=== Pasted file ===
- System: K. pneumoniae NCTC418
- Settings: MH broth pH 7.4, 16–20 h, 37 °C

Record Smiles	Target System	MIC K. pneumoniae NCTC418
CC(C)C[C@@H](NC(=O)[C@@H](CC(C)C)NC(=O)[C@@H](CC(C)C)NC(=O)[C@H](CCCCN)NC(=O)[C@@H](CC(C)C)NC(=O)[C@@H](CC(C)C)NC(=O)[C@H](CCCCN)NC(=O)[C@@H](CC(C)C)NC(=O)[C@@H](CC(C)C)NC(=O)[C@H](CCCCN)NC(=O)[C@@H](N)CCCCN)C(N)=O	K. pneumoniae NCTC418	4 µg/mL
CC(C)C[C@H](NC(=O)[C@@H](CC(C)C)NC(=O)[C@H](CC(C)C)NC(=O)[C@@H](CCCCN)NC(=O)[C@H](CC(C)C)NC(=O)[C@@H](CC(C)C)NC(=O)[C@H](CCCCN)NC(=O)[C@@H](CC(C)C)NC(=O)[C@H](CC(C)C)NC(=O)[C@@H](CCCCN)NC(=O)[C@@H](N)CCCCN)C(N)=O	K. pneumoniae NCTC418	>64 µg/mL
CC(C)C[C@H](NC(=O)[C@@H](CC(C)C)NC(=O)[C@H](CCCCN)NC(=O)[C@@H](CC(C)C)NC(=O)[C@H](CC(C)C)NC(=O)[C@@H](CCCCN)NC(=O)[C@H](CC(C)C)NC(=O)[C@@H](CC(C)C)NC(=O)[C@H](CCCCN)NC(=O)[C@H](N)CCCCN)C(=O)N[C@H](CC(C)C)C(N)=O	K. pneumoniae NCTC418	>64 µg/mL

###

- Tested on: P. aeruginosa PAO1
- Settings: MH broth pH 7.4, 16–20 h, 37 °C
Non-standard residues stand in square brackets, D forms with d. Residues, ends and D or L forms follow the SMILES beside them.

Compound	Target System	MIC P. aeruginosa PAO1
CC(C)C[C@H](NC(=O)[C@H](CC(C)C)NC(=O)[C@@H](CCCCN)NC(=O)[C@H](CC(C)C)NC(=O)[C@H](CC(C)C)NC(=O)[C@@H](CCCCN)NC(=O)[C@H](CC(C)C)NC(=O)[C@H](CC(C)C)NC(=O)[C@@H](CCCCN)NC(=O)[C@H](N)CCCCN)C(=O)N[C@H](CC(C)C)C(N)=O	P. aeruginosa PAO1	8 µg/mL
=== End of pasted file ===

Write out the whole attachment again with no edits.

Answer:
- System: K. pneumoniae NCTC418
- Settings: MH broth pH 7.4, 16–20 h, 37 °C

Record Smiles	Target System	MIC K. pneumoniae NCTC418
CC(C)C[C@@H](NC(=O)[C@@H](CC(C)C)NC(=O)[C@@H](CC(C)C)NC(=O)[C@H](CCCCN)NC(=O)[C@@H](CC(C)C)NC(=O)[C@@H](CC(C)C)NC(=O)[C@H](CCCCN)NC(=O)[C@@H](CC(C)C)NC(=O)[C@@H](CC(C)C)NC(=O)[C@H](CCCCN)NC(=O)[C@@H](N)CCCCN)C(N)=O	K. pneumoniae NCTC418	4 µg/mL
CC(C)C[C@H](NC(=O)[C@@H](CC(C)C)NC(=O)[C@H](CC(C)C)NC(=O)[C@@H](CCCCN)NC(=O)[C@H](CC(C)C)NC(=O)[C@@H](CC(C)C)NC(=O)[C@H](CCCCN)NC(=O)[C@@H](CC(C)C)NC(=O)[C@H](CC(C)C)NC(=O)[C@@H](CCCCN)NC(=O)[C@@H](N)CCCCN)C(N)=O	K. pneumoniae NCTC418	>64 µg/mL
CC(C)C[C@H](NC(=O)[C@@H](CC(C)C)NC(=O)[C@H](CCCCN)NC(=O)[C@@H](CC(C)C)NC(=O)[C@H](CC(C)C)NC(=O)[C@@H](CCCCN)NC(=O)[C@H](CC(C)C)NC(=O)[C@@H](CC(C)C)NC(=O)[C@H](CCCCN)NC(=O)[C@H](N)CCCCN)C(=O)N[C@H](CC(C)C)C(N)=O	K. pneumoniae NCTC418	>64 µg/mL

###

- Tested on: P. aeruginosa PAO1
- Settings: MH broth pH 7.4, 16–20 h, 37 °C
Non-standard residues stand in square brackets, D forms with d. Residues, ends and D or L forms follow the SMILES beside them.

Compound	Target System	MIC P. aeruginosa PAO1
CC(C)C[C@H](NC(=O)[C@H](CC(C)C)NC(=O)[C@@H](CCCCN)NC(=O)[C@H](CC(C)C)NC(=O)[C@H](CC(C)C)NC(=O)[C@@H](CCCCN)NC(=O)[C@H](CC(C)C)NC(=O)[C@H](CC(C)C)NC(=O)[C@@H](CCCCN)NC(=O)[C@H](N)CCCCN)C(=O)N[C@H](CC(C)C)C(N)=O	P. aeruginosa PAO1	8 µg/mL